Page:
Darrell Huckaby: Salem is a great way to escape the heat

Salem is a great way to escape the heat

Hot enough for ya?

If it is not I can only think of one place to send you that might be a little bit hotter and I try my best to help people avoid that nether-region.

Dang it is hot! Forget the humidity Roscoe. It is the temperature.

A couple of Fridays ago I found myself on the way to Atlanta and the thermometer in my car was reading 108 -- then it climbed a couple of degrees en route. It was 110 in the shade on Peachtree Street. 110 is hot, wet or dry. David Chandley said it was the hottest day in the history of Georgia and WSB pays him a lot of money to keep up with that sort of thing.

How hot was it? It was so hot that I saw a hound dog chasing a rabbit and they were both walking. That's how hot it was.

Now this summer ain't my first rodeo. I have experienced heat before. My lovely wife Lisa and I were in Death Valley one day when it was 119 degrees. I got out of the car in Tucson, Ariz., when the thermometer claimed it was almost that hot and I felt like I was in a giant oven. A couple of summers ago I was rafting down the Rio Grande in Big Bend National Park and the tour guide claimed it was 117. And I spent the summer of 1980 in deep South Georgia, way below the gnat line, and it was almost as hot as it has been around here this summer. Almost -- but not quite.

I don't know how many days in a row we reached triple digits, but it was a bunch of them -- and it hasn't cooled off appreciably at night, either. The days it hasn't reached the 100s the highs have been in the 90s and when the humidity is as high as the temperature, that creates some miserable conditions.

But we still have it better off than folks did back in the "good old days."

Sociologists claim that air conditioning is the greatest thing that ever happened to the economy of the American South -- and the worst thing that ever happened to the social graces of the South. AC has helped the economy because businesses that would never have dreamed of relocating to such a sultry climate have embraced the region because now they can control the environment of the work place year-round.

AC has also driven us indoors to watch television at night. We have abandoned long conversations on the front porch and neighbors no longer meander up and down neighborhood sidewalks of an evening, stopping to pass the time of day with anyone who happens to be outside.

There was no air conditioning in the Porterdale of my youth, so when it got as hot as it has been this summer -- we were just hot. We would try to stay in the shade and we would cool off by swimming in the local pool, or the Yellow River when we dared try to get away with it. Once in a great while the volunteer fire department would open up a fire hydrant and all the children in the neighborhood would delight in running in and out of the streaming water.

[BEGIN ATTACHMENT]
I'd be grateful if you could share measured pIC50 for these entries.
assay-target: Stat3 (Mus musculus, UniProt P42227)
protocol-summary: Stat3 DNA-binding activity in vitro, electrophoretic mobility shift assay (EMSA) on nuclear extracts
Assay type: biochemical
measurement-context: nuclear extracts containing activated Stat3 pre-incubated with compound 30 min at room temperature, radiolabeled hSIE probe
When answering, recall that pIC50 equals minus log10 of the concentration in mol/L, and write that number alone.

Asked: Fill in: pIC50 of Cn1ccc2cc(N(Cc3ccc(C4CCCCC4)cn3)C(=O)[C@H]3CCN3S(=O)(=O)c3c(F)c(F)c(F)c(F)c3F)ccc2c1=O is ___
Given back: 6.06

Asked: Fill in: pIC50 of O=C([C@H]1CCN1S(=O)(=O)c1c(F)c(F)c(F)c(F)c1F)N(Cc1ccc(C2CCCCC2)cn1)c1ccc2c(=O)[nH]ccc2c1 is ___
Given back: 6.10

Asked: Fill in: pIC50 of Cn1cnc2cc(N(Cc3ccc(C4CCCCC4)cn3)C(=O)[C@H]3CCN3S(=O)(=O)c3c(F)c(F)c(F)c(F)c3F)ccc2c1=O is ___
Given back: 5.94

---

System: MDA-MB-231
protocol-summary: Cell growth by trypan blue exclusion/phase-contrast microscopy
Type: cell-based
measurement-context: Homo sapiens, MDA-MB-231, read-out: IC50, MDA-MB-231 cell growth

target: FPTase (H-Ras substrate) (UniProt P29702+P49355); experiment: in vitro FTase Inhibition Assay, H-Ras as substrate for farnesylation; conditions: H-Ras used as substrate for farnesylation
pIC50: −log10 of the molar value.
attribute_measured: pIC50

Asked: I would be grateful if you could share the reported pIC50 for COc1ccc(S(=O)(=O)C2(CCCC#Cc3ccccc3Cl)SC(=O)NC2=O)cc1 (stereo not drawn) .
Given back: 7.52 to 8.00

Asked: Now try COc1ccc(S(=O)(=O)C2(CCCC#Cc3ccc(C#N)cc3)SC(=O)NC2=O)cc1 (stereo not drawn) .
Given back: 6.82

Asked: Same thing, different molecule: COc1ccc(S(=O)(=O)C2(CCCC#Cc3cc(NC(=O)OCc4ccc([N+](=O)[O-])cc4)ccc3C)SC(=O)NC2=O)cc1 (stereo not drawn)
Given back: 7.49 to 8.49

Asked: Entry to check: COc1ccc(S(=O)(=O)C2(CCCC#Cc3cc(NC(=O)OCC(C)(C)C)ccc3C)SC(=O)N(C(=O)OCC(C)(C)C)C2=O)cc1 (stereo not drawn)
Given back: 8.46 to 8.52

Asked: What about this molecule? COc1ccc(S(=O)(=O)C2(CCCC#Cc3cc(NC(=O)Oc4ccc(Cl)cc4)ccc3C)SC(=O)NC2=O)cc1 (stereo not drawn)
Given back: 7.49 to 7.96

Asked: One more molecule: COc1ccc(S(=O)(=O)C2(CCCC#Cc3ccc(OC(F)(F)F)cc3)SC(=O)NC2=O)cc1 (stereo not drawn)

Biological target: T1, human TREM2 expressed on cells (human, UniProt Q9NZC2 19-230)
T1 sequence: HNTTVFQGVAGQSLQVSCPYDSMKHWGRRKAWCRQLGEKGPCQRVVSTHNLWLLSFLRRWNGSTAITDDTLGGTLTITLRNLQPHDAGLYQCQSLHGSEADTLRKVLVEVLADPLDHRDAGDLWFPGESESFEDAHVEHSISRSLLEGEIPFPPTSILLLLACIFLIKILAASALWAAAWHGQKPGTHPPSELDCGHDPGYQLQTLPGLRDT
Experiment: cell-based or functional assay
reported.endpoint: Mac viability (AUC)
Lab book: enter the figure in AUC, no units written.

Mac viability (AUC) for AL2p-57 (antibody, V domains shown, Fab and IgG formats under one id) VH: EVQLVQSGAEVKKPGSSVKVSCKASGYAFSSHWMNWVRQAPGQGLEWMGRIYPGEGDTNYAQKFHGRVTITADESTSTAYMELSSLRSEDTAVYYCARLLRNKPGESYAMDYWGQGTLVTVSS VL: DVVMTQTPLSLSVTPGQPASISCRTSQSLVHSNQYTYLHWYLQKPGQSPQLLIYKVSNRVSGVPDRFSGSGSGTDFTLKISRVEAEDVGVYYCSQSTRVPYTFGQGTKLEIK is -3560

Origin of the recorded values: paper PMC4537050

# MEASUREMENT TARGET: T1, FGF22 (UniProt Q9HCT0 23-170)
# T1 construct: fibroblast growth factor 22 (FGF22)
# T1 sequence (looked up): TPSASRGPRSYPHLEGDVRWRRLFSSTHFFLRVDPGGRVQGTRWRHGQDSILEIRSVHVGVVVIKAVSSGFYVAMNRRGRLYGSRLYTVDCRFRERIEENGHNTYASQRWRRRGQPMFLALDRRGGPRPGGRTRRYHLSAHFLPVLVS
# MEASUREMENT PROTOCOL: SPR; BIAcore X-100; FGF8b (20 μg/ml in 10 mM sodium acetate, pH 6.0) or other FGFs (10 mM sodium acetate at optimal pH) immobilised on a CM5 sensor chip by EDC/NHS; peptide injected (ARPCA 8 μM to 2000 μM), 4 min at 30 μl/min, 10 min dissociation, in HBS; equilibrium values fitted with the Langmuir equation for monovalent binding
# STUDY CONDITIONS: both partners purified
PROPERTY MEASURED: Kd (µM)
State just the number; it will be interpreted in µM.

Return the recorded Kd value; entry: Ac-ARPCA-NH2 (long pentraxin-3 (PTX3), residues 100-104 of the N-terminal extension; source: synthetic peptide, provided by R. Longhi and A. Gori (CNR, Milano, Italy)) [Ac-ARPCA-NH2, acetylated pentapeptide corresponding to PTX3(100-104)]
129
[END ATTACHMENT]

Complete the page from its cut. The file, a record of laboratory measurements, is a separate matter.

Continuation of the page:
I remember my mama covering the sunny side of our little house with white sheets on particularly hot days and then turning the hose on the sheets. At night we would sleep in front of a window fan in an effort to find a little relief from the heat.

My children have no idea what we went through back in the day to try to stay cool -- or at least they wouldn't know if not for camp meeting.

My family and a couple hundred other "tenters" have been roughing this week at Salem Campground. We have been looking for any way we could to stay cool while enjoying excellent preaching and old time Gospel hymns. We have renewed old acquaintances and made many new friends. Salem is a touchstone for my family. It is one constant we look forward to each year in a world of rapid change. It is a life-changing and life-affirming event and I wouldn't be anywhere else when they ring that old bell every night at 7:45 and we all stand to sing "Sweet, Sweet Spirit."

Yes, it is hot under the tabernacle, but there are lots and lots of fans and we make do. Besides, things cool off considerably once the sun goes down and we salve our feelings afterward by enjoying homemade ice cream. Peach seems to be the most popular flavor.

Salem has almost passed us by for another year. If you haven't been to an evening service, you have three more chances. I highly recommend it. The weather is supposed to break today so the evenings should be fairly pleasant. Besides, you might just make a decision that will help you avoid a place that's a lot hotter than the North Georgia Piedmont -- even during a record-breaking summer.

Darrell Huckaby is a local educator and author. Email him at dhuck08@bellsouth.net. For past columns, visit www.rockdalecitizen.com or www.newtoncitizen.com.